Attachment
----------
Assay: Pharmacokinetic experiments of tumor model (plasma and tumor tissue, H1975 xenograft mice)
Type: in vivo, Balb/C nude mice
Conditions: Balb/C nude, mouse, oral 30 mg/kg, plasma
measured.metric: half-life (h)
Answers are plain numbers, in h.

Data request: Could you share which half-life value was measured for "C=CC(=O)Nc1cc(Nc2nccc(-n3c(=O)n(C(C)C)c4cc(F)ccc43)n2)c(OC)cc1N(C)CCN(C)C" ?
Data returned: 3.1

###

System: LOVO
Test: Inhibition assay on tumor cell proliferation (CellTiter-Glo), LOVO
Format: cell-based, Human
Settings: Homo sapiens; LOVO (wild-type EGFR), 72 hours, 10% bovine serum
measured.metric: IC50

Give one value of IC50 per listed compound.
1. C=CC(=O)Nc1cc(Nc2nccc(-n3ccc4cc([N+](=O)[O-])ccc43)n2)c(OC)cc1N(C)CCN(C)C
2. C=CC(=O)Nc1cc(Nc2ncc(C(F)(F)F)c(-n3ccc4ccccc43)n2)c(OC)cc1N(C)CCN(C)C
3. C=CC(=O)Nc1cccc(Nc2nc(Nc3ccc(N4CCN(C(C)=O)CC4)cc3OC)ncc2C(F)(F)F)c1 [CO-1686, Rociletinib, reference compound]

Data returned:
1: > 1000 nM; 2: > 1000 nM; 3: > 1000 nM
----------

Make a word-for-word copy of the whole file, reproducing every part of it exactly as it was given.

Assay: Pharmacokinetic experiments of tumor model (plasma and tumor tissue, H1975 xenograft mice)
Type: in vivo, Balb/C nude mice
Conditions: Balb/C nude, mouse, oral 30 mg/kg, plasma
measured.metric: half-life (h)
Answers are plain numbers, in h.

Data request: Could you share which half-life value was measured for "C=CC(=O)Nc1cc(Nc2nccc(-n3c(=O)n(C(C)C)c4cc(F)ccc43)n2)c(OC)cc1N(C)CCN(C)C" ?
Data returned: 3.1

###

System: LOVO
Test: Inhibition assay on tumor cell proliferation (CellTiter-Glo), LOVO
Format: cell-based, Human
Settings: Homo sapiens; LOVO (wild-type EGFR), 72 hours, 10% bovine serum
measured.metric: IC50

Give one value of IC50 per listed compound.
1. C=CC(=O)Nc1cc(Nc2nccc(-n3ccc4cc([N+](=O)[O-])ccc43)n2)c(OC)cc1N(C)CCN(C)C
2. C=CC(=O)Nc1cc(Nc2ncc(C(F)(F)F)c(-n3ccc4ccccc43)n2)c(OC)cc1N(C)CCN(C)C
3. C=CC(=O)Nc1cccc(Nc2nc(Nc3ccc(N4CCN(C(C)=O)CC4)cc3OC)ncc2C(F)(F)F)c1 [CO-1686, Rociletinib, reference compound]

Data returned:
1: > 1000 nM; 2: > 1000 nM; 3: > 1000 nM